Measure Banning Blue Angels From San Francisco Skies Is Rejected
By Wyatt Buchanan
San Francisco's skies are safe for the Blue Angels. A Board of Supervisors committee Monday rejected a measure that would have called for a permanent end to the high-flying, aerobatic show that happens yearly during Fleet Week.
The committee voted 2-1 to table the measure, authored by Supervisor Chris Daly, effectively killing it. But Daly, who cited public safety and noise concerns as his reasons for proposing the ban, promised to continue pushing it.
"(The measure) is a little fly-by-night, 'let's do this because we think it might not be safe,' " said Alioto-Pier, who said she was contacted by hundreds of city residents on the issue and most wanted the Blue Angels to stay.
A spokesman for the Navy said the Federal Aviation Administration consults with the Blue Angels on every show about the potential risks of performing certain maneuvers. The Blue Angels perform the same routine at every location, with variations depending only on clouds.
"The simple fact of the matter is we will not go to a show site if that site does not conform" to the routine, said Lt. Sean Robertson, spokesman for the Chief of Naval Air Training. "Safety is a primary concern for the Blue Angels."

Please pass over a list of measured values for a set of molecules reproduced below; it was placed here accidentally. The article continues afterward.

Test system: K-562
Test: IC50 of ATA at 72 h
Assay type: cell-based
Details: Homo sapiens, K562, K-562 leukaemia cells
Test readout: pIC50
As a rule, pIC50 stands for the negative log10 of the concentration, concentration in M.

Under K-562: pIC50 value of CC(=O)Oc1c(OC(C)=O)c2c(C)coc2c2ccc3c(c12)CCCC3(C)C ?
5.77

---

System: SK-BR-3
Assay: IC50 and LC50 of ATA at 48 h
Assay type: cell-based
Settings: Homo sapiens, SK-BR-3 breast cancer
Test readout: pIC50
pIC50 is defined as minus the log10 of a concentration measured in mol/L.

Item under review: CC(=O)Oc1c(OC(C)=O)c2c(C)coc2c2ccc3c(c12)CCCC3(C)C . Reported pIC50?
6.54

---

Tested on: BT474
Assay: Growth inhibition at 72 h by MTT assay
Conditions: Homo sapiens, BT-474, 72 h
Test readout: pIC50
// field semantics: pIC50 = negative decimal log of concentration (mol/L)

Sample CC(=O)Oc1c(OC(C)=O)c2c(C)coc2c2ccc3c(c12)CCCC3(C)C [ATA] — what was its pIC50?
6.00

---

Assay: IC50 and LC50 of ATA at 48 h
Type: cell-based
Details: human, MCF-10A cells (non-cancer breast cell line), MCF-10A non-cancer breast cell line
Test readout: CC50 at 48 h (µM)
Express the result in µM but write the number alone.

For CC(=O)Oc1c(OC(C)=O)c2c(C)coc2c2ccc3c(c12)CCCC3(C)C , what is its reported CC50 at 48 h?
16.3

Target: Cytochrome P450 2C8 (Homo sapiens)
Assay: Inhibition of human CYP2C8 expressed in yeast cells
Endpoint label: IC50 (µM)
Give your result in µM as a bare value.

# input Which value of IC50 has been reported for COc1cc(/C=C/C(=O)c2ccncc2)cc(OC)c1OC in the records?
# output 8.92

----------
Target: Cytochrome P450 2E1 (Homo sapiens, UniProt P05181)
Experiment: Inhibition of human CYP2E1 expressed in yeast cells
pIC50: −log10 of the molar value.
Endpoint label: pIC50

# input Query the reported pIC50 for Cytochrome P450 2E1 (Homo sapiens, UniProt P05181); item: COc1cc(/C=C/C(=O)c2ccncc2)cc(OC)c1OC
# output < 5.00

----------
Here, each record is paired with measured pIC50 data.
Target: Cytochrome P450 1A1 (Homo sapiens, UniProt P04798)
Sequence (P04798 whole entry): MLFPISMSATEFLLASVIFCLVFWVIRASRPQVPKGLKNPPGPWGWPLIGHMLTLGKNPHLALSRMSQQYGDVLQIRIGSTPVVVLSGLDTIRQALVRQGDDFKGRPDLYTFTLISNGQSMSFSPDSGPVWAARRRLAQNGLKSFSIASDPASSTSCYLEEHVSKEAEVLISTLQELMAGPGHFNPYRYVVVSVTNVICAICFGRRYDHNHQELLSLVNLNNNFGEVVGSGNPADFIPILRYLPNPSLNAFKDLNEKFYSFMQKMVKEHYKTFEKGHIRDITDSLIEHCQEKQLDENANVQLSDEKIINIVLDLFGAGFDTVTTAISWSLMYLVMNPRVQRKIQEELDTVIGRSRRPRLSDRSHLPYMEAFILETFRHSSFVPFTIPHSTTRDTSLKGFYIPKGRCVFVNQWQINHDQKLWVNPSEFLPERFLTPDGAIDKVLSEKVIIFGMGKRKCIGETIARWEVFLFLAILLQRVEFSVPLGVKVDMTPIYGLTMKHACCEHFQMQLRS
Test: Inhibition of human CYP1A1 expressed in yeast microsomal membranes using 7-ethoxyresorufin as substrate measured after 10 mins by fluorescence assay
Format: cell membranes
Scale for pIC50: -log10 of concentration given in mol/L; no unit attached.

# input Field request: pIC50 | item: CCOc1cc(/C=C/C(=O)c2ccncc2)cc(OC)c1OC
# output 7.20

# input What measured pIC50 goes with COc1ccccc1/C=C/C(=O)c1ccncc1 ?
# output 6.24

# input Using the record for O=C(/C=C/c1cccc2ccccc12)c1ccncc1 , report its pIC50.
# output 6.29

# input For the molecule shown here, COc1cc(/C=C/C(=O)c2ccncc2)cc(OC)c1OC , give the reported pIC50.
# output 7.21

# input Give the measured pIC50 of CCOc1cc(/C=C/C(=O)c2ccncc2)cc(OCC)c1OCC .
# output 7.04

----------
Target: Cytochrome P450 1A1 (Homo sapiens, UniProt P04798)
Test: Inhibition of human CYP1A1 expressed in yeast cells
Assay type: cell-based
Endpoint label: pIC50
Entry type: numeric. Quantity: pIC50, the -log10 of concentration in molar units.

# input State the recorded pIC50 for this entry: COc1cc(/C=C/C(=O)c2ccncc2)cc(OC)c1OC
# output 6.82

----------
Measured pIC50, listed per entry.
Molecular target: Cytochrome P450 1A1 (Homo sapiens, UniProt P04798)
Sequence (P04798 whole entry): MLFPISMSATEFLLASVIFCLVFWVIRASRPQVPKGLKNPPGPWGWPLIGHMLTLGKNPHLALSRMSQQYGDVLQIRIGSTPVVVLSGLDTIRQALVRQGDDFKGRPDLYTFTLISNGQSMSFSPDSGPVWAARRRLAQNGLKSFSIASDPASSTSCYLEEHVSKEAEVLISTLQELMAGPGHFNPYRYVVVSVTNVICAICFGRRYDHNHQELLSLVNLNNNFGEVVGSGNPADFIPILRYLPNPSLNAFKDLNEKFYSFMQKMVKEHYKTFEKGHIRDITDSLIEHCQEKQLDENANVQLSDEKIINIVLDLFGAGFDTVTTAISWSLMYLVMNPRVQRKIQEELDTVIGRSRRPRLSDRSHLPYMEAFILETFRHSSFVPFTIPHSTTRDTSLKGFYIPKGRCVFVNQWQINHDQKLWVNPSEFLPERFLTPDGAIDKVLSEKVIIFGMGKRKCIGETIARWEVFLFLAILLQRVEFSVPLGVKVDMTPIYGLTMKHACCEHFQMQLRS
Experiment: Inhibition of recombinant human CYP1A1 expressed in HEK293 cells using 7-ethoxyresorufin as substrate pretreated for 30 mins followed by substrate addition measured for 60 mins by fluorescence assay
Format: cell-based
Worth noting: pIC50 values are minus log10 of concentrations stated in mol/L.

Daly's resolution also raised concern over the noise created by the roaring jets, stating that the jets "terrorize small children, seniors, pets and local wildlife" and war veterans who may suffer from post traumatic stress disorder.
Steve Noetzel, a San Francisco resident who served in Vietnam, said the show masks the grim reality of warfare.
"The graceful, swooping dives we see in the air show in San Francisco do not represent what really happens and what these craft are really for," Noetzel said.
But others who support the show said passing the measure would be to insult military service members. They said the city already has a record of not supporting the military, including votes against bringing the battleship Iowa to the bay and ending ROTC programs in schools.
"The city sunk the USS Iowa, killed Junior ROTC and now you want to shoot down the Blue Angels. This is just another nail in the coffin of patriotism in this city," said Wallace Levin, a retired lieutenant colonel with the California State Military Reserve and a member of the city's Veterans' Affairs Commission.